19 Student Learning Objectives Student Learning Objectives used for both teachers of tested and non-tested grades and subjectsPercentage of Standard 7 weight determined by stateAppropriate measures of academic progress are determinedTeachers set objectives for improving student progress based on the results of performance measuresQuality of the objectives and their attainment provide an important data source for evaluationThe New Jersey Educator Effectiveness Task Force has recommended that Student Achievement (Standard 7 in the Stronge Evaluation System) account for 50% of the evaluation for teachers of tested grades and subjects and between 15%-50% for teachers of non-tested grades/subjects (New Jersey Department of Education Notice of Grant Opportunity, March 2012).A portion of Standard 7 may be determined by Student Learning Objectives.Setting learning objectives based squarely on student performance is a powerful way to enhance professional performance and, in turn, positively impact student achievement. Student Learning Objectives are designed to improve student learning.Depending on grade level, content area, and learners’ ability level, appropriate measures of learner performance are identified to provide information on learning gains. Performance measures may include standardized test results as well as other pertinent data sources. Teachers set objectives for improving student progress based on the results of performance measures. The Student Learning Objectives and their attainment constitute an important data source for evaluation.We will spend a majority of the session tomorrow exploring Student Learning Objectives.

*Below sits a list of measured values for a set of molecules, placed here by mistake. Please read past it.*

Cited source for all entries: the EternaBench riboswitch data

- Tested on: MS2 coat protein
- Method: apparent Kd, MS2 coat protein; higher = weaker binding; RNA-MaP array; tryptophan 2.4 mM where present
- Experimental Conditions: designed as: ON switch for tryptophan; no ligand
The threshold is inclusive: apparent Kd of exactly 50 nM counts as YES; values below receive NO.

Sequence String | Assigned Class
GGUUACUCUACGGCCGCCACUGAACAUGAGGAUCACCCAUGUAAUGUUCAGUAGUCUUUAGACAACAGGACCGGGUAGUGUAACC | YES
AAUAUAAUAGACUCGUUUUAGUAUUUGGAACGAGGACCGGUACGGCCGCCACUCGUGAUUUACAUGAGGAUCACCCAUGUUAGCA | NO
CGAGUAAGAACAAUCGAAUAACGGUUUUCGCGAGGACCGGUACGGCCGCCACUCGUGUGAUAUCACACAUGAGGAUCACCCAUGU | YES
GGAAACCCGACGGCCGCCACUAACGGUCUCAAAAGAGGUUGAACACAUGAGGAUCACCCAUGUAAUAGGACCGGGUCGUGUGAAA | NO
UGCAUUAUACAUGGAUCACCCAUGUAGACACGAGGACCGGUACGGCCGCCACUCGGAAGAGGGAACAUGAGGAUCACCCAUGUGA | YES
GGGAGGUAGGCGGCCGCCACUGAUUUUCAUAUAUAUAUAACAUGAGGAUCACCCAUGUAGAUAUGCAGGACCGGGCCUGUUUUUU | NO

20 Sample Student Learning Objectives Progress Form Here is a sample of a Student Learning Objectives Progress Form. A complete form may be found in your training materials.Abbreviated for training purposes
21 Data Collection Responsibility Data Collection ProcedureForm(s)EvaluatorTeacherMeasures of Academic ProgressStudent Learning Objectives FormReviews/ approvesSelects/ developsInformal ObservationsInformal Classroom Observation FormFormal ObservationsFormal Classroom Observation FormStudent SurveysStudent Survey Forms (K-2, 3-5, 6-8, 9-12)Student Survey SummaryDocumentation LogsDocumentation Log Cover SheetSelf-AssessmentOptional Teacher Self-Assessment FormAs you saw in the overview presentation, data collection is a shared responsibility between teachers and evaluators.You’ll notice that self-assessment is also included on this chart. Teachers reflect on their practice throughout the evaluation process by reflecting on their goals and strategies used to achieve them, they reflect on items they place into the Documentation Log, and they reflect on the results of the student survey. Should teachers wish to reflect in a more structured manner, the teacher handbook contains an optional self-evaluation form teachers may use.
22 Sample Self-Assessment Form Here is an optional sample Self-Assessment Form. A completed sample form is in your training materials.Abbreviated for training purposes
23 Multiple Data Sources Performance Portrait Observations Documentation Student LearningObjectivesObservationsDocumentationLogSurveysMultiple data sources provide for a comprehensive and authentic “performance portrait” of the teacher’s work.Performance Portrait